Decker created the Bull Pen Rally, which was promoted as a five-day outdoor camping and concert series on 140 acres of property near Roberts just off Highway 212.

    The inaugural event in July 2010 drew a sparse crowd, and Decker canceled the 2011 event two months before it was scheduled to be held.

    In December 2010, Decker was charged in Carbon County with one felony and one misdemeanor count of writing bad checks related to the event.

    Prosecutors said Decker wrote a bad check for $34,075 to a Billings-based audio and production services company, DiA Events. The misdemeanor charge alleged Decker wrote a bad check to a Roberts business, Metal Masters Inc., for $800.

    The misdemeanor charge was later dismissed when Decker paid the business.

    Decker's trial on the felony charge was scheduled to begin Tuesday, but the case was recently resolved through the deferred prosecution agreement.

    According to the agreement, Assistant Attorney General Catherine Truman, who prosecuted the case, agreed to defer prosecution for one year on the condition that Decker pay the full amount of the bad check written to DiA Events at the time he signed the agreement.

    A copy of a check for $34,075 made out to DiA Events is attached with Jones' order approving the agreement.

    The agreement also states that Decker admits there was sufficient evidence to file the felony charge, and he is to have no contact with any witnesses or victims. The agreement can be revoked and the felony charge revived if Decker commits any new criminal offenses during the one-year period, according to the agreement.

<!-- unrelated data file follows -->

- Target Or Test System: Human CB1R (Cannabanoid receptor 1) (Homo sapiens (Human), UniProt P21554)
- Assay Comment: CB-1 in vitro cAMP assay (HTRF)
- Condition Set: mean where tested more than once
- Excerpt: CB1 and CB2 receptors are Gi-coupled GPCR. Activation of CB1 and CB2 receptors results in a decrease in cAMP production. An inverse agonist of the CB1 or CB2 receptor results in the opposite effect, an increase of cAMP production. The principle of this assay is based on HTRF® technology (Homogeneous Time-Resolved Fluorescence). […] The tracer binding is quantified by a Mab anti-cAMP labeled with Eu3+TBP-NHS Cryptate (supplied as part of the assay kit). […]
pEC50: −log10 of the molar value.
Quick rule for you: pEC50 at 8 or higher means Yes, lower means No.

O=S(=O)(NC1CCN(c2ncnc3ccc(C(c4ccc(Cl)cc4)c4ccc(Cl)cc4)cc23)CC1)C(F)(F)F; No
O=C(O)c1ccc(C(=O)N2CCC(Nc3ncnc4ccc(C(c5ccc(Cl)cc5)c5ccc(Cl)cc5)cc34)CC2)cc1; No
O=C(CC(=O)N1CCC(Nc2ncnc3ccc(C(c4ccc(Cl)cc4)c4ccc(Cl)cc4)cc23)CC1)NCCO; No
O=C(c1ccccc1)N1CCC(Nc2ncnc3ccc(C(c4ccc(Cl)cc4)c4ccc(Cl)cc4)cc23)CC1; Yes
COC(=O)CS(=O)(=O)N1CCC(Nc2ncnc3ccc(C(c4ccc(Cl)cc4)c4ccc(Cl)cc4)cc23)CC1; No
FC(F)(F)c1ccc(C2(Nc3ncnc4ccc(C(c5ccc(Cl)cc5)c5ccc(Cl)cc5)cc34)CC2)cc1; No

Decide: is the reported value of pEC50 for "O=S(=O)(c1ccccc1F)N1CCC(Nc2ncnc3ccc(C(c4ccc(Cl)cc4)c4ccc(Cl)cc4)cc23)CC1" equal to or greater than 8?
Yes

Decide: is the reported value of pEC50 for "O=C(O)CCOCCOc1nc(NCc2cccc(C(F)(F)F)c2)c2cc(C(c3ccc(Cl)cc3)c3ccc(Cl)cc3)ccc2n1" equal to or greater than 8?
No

• BALLANTINE — Erica Marie Yurian was born on Oct. 12, 1990, to Mark and Paulette Yurian. Erica spent her young years in Gold Creek, Mont., before returning home to Ballantine and excelling in school and sports at Huntley Project.

    Erica was a free spirit, to say the least; she was also a fierce protector of those near and dear to her heart. Those of us who were lucky enough to be close to Erica were guarded over by her and held very close to her heart. One of a kind or one in a million does not do justice to the uniqueness of Erica’s presence. She filled a room with her smile and sparkle in her eye. She had a voracious thirst for knowledge of music and God. Her knowledge of the bible is only rivaled by her vast accounts of music knowledge. Her “street smart” crafty ways of getting things done was one of many admirable qualities this beautiful young woman possessed. Her athletic prowess on the volleyball court was truly something to see. She battled through injuries and other difficulties to rise to a top athlete. After graduating from Huntley Project in 2009, she attended MSUB for one year before taking a position as an administrator in the Denny Menholt body shop. Erica was finding her way in life and was one of those rare people who actually lived in the moment and enjoyed each and every day the good Lord gave her.